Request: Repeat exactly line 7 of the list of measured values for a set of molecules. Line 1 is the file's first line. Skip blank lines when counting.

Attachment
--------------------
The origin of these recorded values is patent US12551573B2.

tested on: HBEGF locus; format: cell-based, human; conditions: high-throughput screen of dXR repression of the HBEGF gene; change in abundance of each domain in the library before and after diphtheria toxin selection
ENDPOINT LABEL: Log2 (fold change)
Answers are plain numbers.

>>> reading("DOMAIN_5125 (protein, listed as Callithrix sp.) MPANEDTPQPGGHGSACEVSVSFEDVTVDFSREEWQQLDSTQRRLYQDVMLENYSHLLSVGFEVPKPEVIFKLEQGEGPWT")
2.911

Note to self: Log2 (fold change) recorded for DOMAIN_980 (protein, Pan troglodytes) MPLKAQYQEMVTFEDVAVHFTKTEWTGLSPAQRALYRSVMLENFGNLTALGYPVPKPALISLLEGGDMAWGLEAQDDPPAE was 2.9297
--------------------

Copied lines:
Note to self: Log2 (fold change) recorded for DOMAIN_980 (protein, Pan troglodytes) MPLKAQYQEMVTFEDVAVHFTKTEWTGLSPAQRALYRSVMLENFGNLTALGYPVPKPALISLLEGGDMAWGLEAQDDPPAE was 2.9297